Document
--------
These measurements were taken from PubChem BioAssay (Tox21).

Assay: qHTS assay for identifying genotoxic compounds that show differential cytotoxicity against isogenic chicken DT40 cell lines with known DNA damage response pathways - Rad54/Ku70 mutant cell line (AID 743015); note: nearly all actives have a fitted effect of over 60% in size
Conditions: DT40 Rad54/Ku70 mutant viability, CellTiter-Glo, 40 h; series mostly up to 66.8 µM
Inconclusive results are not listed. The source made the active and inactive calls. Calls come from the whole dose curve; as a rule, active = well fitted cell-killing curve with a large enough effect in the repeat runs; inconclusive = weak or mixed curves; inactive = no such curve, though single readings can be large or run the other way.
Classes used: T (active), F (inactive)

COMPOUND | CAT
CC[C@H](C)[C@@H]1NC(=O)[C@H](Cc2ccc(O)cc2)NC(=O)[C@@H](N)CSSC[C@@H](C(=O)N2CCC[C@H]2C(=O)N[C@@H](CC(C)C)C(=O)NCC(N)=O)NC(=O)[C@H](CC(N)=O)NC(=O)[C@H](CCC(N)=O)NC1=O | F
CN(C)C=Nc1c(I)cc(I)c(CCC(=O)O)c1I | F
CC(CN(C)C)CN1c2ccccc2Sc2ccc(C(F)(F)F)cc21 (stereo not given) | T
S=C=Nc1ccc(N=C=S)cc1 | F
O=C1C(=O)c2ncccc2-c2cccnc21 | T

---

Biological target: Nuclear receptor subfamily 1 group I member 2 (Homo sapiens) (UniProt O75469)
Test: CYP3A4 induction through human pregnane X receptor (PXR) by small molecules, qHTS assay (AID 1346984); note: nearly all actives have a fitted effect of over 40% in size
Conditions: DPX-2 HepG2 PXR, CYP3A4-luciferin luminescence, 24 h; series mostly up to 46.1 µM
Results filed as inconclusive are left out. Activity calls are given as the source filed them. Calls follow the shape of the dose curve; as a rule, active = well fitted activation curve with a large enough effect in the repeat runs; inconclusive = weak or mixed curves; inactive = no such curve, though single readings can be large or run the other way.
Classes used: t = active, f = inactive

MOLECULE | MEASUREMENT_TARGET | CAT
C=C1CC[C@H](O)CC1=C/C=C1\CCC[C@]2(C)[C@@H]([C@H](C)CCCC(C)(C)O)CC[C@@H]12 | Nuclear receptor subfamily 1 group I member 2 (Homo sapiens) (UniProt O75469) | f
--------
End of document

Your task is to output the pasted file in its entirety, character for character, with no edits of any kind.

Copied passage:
These measurements were taken from PubChem BioAssay (Tox21).

Assay: qHTS assay for identifying genotoxic compounds that show differential cytotoxicity against isogenic chicken DT40 cell lines with known DNA damage response pathways - Rad54/Ku70 mutant cell line (AID 743015); note: nearly all actives have a fitted effect of over 60% in size
Conditions: DT40 Rad54/Ku70 mutant viability, CellTiter-Glo, 40 h; series mostly up to 66.8 µM
Inconclusive results are not listed. The source made the active and inactive calls. Calls come from the whole dose curve; as a rule, active = well fitted cell-killing curve with a large enough effect in the repeat runs; inconclusive = weak or mixed curves; inactive = no such curve, though single readings can be large or run the other way.
Classes used: T (active), F (inactive)

COMPOUND | CAT
CC[C@H](C)[C@@H]1NC(=O)[C@H](Cc2ccc(O)cc2)NC(=O)[C@@H](N)CSSC[C@@H](C(=O)N2CCC[C@H]2C(=O)N[C@@H](CC(C)C)C(=O)NCC(N)=O)NC(=O)[C@H](CC(N)=O)NC(=O)[C@H](CCC(N)=O)NC1=O | F
CN(C)C=Nc1c(I)cc(I)c(CCC(=O)O)c1I | F
CC(CN(C)C)CN1c2ccccc2Sc2ccc(C(F)(F)F)cc21 (stereo not given) | T
S=C=Nc1ccc(N=C=S)cc1 | F
O=C1C(=O)c2ncccc2-c2cccnc21 | T

---

Biological target: Nuclear receptor subfamily 1 group I member 2 (Homo sapiens) (UniProt O75469)
Test: CYP3A4 induction through human pregnane X receptor (PXR) by small molecules, qHTS assay (AID 1346984); note: nearly all actives have a fitted effect of over 40% in size
Conditions: DPX-2 HepG2 PXR, CYP3A4-luciferin luminescence, 24 h; series mostly up to 46.1 µM
Results filed as inconclusive are left out. Activity calls are given as the source filed them. Calls follow the shape of the dose curve; as a rule, active = well fitted activation curve with a large enough effect in the repeat runs; inconclusive = weak or mixed curves; inactive = no such curve, though single readings can be large or run the other way.
Classes used: t = active, f = inactive

MOLECULE | MEASUREMENT_TARGET | CAT
C=C1CC[C@H](O)CC1=C/C=C1\CCC[C@]2(C)[C@@H]([C@H](C)CCCC(C)(C)O)CC[C@@H]12 | Nuclear receptor subfamily 1 group I member 2 (Homo sapiens) (UniProt O75469) | f